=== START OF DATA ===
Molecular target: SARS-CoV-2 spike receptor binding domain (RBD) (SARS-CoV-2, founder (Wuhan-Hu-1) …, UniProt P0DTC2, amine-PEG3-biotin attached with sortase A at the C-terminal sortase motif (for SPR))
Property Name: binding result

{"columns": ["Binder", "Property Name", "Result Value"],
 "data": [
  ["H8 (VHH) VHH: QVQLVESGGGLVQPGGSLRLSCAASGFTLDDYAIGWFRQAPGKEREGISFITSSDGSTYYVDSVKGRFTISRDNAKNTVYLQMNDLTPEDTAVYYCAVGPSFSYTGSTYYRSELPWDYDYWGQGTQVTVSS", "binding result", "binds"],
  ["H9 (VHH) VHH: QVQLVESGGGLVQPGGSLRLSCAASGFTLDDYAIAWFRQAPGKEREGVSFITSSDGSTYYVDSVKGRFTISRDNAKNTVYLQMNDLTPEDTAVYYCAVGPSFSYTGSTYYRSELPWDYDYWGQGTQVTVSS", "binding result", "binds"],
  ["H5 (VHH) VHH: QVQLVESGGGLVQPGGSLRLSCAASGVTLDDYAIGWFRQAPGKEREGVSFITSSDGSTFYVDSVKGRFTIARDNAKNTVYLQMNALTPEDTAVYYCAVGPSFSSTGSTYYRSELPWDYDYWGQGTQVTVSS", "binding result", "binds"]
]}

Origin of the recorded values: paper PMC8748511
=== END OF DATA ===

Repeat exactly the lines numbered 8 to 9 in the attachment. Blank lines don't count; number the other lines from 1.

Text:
]}

Origin of the recorded values: paper PMC8748511